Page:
Whether you hope to be a mental health counselor, marriage counselor or a school counselor, if you apply yourself to your goal, you can be practicing in four to five years. The road is not easy, but the rewards are tremendous and the need for quality counseling, in both the educational and mental health fields, is consistent and projected to grow.
What Should I Study as an Undergrad?
If you are fortunate enough to know that you want to pursue a counseling career early in life, then a psychology degree is probably the way to go. Most degree plans provide an adequate educational background to pursue master's degree level studies, even if you are late to come to your calling. If you didn't have any psychology coursework as an undergraduate, you may have to go back and do some leveling coursework. This is at the discretion of the program you apply to, so check on their requirements. Depending on the program, you may need as many as 18 hours of psychology coursework before you can be admitted to a master's program.
Yes, You Have to Go to Graduate School
To become a practicing counselor you must have, at a minimum, a master's degree in a related field, such as counseling or social work. Some go on to pursue an education at the Ph.D. level in order to become a psychologist, or to medical school to become a psychiatrist -- and be able to not only counsel but to also prescribe medication. But to become a licensed counselor, you only need a master's degree.
Choosing a Program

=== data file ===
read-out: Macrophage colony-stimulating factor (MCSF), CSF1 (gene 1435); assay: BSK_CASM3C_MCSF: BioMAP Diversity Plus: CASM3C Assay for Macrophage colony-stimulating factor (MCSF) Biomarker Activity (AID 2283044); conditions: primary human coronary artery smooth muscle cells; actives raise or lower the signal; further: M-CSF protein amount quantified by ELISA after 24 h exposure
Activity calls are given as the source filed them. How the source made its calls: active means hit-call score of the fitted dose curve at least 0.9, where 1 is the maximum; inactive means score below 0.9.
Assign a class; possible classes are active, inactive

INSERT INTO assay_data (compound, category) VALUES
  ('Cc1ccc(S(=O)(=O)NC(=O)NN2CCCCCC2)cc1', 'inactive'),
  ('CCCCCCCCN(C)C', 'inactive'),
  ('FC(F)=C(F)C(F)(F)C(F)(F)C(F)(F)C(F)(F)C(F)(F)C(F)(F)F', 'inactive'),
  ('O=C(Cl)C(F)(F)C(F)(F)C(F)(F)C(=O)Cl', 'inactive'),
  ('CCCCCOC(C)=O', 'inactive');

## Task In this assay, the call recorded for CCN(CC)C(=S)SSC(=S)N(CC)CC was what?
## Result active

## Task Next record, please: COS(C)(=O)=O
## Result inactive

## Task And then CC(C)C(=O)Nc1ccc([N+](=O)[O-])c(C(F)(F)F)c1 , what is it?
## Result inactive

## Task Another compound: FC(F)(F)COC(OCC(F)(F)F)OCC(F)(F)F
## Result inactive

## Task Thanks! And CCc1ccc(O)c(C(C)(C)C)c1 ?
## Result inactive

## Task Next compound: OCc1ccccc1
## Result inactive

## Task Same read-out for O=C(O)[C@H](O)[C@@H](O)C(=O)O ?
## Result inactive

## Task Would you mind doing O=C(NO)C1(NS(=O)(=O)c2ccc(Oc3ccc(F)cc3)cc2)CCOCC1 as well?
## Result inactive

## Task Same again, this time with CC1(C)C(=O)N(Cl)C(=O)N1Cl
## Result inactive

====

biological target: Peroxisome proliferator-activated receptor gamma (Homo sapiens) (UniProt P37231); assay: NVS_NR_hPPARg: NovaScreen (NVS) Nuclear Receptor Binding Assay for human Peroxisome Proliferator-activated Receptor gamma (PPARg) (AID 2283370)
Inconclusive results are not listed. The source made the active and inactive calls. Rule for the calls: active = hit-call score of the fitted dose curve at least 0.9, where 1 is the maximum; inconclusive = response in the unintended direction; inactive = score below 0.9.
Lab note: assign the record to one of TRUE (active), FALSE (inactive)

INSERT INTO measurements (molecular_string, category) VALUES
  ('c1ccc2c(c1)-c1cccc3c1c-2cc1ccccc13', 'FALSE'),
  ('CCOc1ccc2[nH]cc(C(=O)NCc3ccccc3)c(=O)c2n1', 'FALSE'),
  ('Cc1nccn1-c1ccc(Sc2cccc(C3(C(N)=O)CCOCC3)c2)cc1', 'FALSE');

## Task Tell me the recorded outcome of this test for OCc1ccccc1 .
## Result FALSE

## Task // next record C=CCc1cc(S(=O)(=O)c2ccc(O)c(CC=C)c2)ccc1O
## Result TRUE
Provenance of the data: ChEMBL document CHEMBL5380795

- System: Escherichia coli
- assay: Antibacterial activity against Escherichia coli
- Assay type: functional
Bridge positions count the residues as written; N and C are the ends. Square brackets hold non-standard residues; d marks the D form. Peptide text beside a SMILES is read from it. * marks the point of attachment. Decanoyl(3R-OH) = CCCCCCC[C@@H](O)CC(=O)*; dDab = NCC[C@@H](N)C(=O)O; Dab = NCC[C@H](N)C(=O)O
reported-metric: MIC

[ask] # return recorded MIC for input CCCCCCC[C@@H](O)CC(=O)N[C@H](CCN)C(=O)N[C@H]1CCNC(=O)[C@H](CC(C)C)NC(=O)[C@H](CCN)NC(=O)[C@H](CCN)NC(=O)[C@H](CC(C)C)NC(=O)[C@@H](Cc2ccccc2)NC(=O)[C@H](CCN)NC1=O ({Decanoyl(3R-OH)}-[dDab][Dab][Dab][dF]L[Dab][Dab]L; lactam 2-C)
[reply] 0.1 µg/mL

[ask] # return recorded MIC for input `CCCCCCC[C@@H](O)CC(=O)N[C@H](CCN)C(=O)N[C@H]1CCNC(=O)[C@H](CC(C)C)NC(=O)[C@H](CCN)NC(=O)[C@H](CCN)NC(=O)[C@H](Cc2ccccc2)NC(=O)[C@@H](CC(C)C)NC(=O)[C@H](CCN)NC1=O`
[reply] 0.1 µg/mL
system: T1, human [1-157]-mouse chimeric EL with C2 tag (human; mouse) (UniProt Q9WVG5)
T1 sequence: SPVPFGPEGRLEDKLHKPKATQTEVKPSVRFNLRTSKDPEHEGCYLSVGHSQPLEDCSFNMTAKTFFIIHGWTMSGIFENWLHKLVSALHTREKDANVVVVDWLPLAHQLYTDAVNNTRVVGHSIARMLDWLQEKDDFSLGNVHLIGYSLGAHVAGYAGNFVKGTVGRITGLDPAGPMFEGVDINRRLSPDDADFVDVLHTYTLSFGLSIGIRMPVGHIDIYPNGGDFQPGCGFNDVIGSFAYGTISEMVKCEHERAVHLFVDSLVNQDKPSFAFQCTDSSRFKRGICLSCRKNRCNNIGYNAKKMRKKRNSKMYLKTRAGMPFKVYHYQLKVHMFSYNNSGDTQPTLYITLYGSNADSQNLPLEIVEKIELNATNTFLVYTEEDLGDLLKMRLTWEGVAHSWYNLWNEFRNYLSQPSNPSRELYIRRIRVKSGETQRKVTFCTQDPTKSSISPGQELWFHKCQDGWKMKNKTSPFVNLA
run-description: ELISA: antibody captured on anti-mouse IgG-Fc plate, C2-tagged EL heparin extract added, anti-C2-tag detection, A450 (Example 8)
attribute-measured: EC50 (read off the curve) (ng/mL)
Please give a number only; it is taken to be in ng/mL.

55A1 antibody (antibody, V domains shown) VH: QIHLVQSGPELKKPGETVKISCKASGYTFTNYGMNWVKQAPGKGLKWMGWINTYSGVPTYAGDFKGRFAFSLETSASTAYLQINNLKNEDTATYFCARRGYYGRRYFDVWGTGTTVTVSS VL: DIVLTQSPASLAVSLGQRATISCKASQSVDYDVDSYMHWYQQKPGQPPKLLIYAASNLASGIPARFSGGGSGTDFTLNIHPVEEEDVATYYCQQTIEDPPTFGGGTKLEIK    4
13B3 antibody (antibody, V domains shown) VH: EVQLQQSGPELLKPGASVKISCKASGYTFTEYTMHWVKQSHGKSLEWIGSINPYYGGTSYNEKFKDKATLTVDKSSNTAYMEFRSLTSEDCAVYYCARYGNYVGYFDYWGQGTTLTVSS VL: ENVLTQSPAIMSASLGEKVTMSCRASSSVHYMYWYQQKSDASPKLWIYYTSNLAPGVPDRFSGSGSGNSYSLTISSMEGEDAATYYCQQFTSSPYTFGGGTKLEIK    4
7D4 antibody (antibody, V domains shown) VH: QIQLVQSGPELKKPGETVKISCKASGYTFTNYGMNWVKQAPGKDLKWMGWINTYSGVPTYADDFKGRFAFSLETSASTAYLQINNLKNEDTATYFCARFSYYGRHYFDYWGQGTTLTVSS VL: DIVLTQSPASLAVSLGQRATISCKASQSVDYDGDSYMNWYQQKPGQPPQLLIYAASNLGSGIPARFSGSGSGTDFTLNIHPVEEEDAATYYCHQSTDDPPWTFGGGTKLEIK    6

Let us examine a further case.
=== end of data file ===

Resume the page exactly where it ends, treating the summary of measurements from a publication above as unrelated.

Choose your graduate program with care. The field can be subject to subpar diploma and accreditation programs. Ensure that any program you consider is with a reputable institution with a program that is itself accredited by the Council for Accreditation of Counseling and Related Educational Programs or the Council for Higher Education Accreditation, or other reputable organization. Check with the graduate schools that you are interested in attending to find out what admission requirements they have in regards to undergraduate grade point average and entrance exams. Most schools require a certain score on the Graduate Record Exam in order to be considered for admission. Once you have applied to and been accepted at your chosen school, you spend from two to three years working toward your degree, depending on your course load.
Once I Get My Master's Degree I'm Done, Right?
Not by a long shot. Included in your degree program will be a preset number of internship hours. This work is overseen by your academic supervisor. Once the requirements for your degree have been achieved you still need approximately two years of clinical experience before you can be licensed. Check with the state you wish to practice in to ensure that you are meeting its requirements. If you're savvy, you can find a way to get paid while doing these clinical hours, but you are still under the supervision of a licensed professional and won't make the salary that you can make when you are licensed.
With your master's degree in hand and your clinical hours under your belt, you must sit for your licensure exam. This takes some study and preparation time -- how much really depends on you. The format and difficulty of the test, as well as its cost, depends on the state in which you are seeking your licensure. Usually, if you have received a quality education and applied yourself to your studies, you will be prepared for and do well on the exam. But don't take that for granted. Make sure you are as prepared as possible so all your years of hard work you have put in pay off.
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